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Intel® Core™ BX80646 Quad-Core Cache i5-4430 2.9 GHz Processor

Intel® Core™ BX80646 Quad-Core Cache i5-4430 2.9 GHz Processor

Item: IM1QX8544    Model: BX80646I54430

Intel® Core™ BX80646 Quad-Core Cache i5-4430 2.9 GHz Processor
5.0stars
( 1 reviews)
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  • Core i5
  • Number of cores: 4
  • Number of threads: 4
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Core i5Number of cores: 4Number of threads: 4EachIntel® Core™ BX80646 Quad-Core Cache i5-4430 2.9 GHz ProcessorCore i5Number of cores: 4Number of threads: 4Intel® Core™ BX80646 Quad-Core Cache i5-4430 2.9 GHz Processor203.39USDhttp://www.staples-3p.com/s7/is/image/Staples/m000020105_sc7?$std$http://www.staples-3p.com/s7/is/image/Staples/m000020105_sc7?$thb$http://www.staples-3p.com/s7/is/image/Staples/m000020105/Intel-Core-BX80646-Quad-Core-Cache-i5-4430-29-GHz-Processor/product_IM1QX8544
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REVIEW SNAPSHOT®

by PowerReviews
Intel® Core™ BX80646 Quad-Core Cache i5-4430 2.9 GHz Processor
 
5.0

(based on 1 review)

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(1 of 1 customers found this review helpful)

 
5.0

amazing cpu

By tyler

from new york

Verified Buyer
This customer has reached Intern level on the Staples.com Leaderboard

Comments about Intel® Core™ BX80646 Quad-Core Cache i5-4430 2.9 GHz Processor:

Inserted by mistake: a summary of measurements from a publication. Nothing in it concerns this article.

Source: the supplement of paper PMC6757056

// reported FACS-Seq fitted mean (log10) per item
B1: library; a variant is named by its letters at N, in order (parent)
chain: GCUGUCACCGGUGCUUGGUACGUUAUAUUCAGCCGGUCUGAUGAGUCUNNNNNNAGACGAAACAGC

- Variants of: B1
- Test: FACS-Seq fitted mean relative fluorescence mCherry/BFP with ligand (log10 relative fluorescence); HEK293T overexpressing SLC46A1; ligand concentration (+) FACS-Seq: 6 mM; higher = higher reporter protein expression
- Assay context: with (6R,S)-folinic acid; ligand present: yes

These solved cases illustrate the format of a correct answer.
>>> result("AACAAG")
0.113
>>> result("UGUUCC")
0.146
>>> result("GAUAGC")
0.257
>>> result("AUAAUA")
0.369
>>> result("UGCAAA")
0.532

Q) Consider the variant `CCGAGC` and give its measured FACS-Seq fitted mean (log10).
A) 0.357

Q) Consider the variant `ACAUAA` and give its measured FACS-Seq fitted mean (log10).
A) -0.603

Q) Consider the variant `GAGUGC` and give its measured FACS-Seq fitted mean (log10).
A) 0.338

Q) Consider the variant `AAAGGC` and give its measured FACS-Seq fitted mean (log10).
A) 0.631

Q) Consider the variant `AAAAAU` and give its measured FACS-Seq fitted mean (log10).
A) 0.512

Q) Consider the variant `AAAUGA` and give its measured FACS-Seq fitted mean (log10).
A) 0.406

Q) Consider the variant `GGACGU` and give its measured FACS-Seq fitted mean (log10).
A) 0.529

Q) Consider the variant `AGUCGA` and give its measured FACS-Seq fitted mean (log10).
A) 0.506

Used in an ITX build for my previous concrete contractor boss who enjoys video games. He wanted to play World of Tanks and his current Dell laptop with a first generation i3 couldn't get it beyond 20fps on minimum. Now he is seeing steady 30fps and more at low mixed with some medium settings, using the iGPU. He is quite pleased.

Stock fan and inside a Cooler Master Elite 120, this runs average of 40-45C, idle being higher 30's. A stock fan isn't to be expected as a workhorse anyway. Though at these figures, that isn't even close to getting hot. During World of Tanks play it doesn't speed the CPU fan at all, but I hadn't any method of testing the temp during game play, but certainly not a drop of lag on the appropriate settings.

Most often those looking for self builds are convinced of a CPU that can be overclocked. Don't fall victim for this whatsoever. Keep in mind the 60fps v-sync standard that most play by, as that is to match the 60hz produced by your television. Currently these CPU's can handle a large binary workload in gaming sessions, without much sweat.

To give proof OCing is needless, let me share some game benchmarks that I have taken the time to research.

Under Windows 8(which shows nearly identical performance of Windows 7):
*Please keep in mind the i7 has hyperthreading which is also needless in games*
*The machines are identical but the CPU was the only difference -- also using discrete graphics, not iGPU for these benchmarks*

Skyrim using an i3-3220 received 185FPS
Skyrim using an i7-3770k received 234FPS

Diablo 3 with i3-3220 @ 193.5FPS
Diablo 3 with i7-3770k @ 226FPS

Dirt 3 with i3-3220 @ 102
Dirt 3 with i7-3770k @ 109

Of course you could find charts and graphs showing in other games there is a larger difference between the two, but do not forget for one second the i3-3220 is a dual core and the i7-3770k is a quad core with hyper-threading.

Why do I use the i3 in this i5 review? To prove that the perceived gap existing between i5 and an i7 is almost non-existent in the gaming world.